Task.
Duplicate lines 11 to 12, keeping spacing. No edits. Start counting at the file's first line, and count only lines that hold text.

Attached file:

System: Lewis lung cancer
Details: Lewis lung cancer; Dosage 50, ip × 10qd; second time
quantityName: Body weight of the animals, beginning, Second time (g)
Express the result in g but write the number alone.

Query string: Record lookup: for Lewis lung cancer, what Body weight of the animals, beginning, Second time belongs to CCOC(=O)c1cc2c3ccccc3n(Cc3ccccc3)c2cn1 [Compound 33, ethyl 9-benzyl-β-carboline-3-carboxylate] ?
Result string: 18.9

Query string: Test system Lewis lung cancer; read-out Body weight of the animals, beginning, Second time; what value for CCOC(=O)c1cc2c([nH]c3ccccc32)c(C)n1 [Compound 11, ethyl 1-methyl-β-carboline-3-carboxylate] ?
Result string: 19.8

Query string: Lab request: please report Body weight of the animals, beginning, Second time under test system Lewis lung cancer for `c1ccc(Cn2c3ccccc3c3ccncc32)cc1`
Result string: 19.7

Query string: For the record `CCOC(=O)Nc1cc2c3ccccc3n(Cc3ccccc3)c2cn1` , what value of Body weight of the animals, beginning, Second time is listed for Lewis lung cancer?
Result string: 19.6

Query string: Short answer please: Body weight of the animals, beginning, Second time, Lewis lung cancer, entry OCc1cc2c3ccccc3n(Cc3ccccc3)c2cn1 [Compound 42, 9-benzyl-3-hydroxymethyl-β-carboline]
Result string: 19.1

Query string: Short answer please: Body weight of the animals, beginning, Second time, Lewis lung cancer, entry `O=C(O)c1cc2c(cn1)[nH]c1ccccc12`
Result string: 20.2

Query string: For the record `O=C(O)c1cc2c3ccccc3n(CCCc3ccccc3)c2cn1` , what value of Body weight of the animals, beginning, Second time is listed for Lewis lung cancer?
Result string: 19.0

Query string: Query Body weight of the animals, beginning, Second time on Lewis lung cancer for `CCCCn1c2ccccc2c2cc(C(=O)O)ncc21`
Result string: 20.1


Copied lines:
Query string: For the record `CCOC(=O)Nc1cc2c3ccccc3n(Cc3ccccc3)c2cn1` , what value of Body weight of the animals, beginning, Second time is listed for Lewis lung cancer?
Result string: 19.6